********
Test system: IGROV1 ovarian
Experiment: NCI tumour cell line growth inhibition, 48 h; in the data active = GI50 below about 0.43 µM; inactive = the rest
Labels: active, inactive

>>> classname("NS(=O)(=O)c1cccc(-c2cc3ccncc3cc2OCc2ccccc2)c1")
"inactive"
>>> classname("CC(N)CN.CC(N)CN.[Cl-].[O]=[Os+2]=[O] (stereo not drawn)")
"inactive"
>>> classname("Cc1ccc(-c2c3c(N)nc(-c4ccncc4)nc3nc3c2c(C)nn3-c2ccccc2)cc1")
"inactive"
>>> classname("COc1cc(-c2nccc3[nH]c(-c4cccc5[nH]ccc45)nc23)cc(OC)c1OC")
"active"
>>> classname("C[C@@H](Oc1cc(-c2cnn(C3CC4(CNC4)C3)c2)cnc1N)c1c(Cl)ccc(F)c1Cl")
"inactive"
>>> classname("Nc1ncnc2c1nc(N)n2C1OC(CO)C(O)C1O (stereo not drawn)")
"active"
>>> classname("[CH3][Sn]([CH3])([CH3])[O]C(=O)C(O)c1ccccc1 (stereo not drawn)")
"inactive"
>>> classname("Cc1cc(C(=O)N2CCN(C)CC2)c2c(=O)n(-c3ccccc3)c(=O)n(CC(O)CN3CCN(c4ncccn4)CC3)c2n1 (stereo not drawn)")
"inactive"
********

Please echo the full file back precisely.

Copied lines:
Test system: IGROV1 ovarian
Experiment: NCI tumour cell line growth inhibition, 48 h; in the data active = GI50 below about 0.43 µM; inactive = the rest
Labels: active, inactive

>>> classname("NS(=O)(=O)c1cccc(-c2cc3ccncc3cc2OCc2ccccc2)c1")
"inactive"
>>> classname("CC(N)CN.CC(N)CN.[Cl-].[O]=[Os+2]=[O] (stereo not drawn)")
"inactive"
>>> classname("Cc1ccc(-c2c3c(N)nc(-c4ccncc4)nc3nc3c2c(C)nn3-c2ccccc2)cc1")
"inactive"
>>> classname("COc1cc(-c2nccc3[nH]c(-c4cccc5[nH]ccc45)nc23)cc(OC)c1OC")
"active"
>>> classname("C[C@@H](Oc1cc(-c2cnn(C3CC4(CNC4)C3)c2)cnc1N)c1c(Cl)ccc(F)c1Cl")
"inactive"
>>> classname("Nc1ncnc2c1nc(N)n2C1OC(CO)C(O)C1O (stereo not drawn)")
"active"
>>> classname("[CH3][Sn]([CH3])([CH3])[O]C(=O)C(O)c1ccccc1 (stereo not drawn)")
"inactive"
>>> classname("Cc1cc(C(=O)N2CCN(C)CC2)c2c(=O)n(-c3ccccc3)c(=O)n(CC(O)CN3CCN(c4ncccn4)CC3)c2n1 (stereo not drawn)")
"inactive"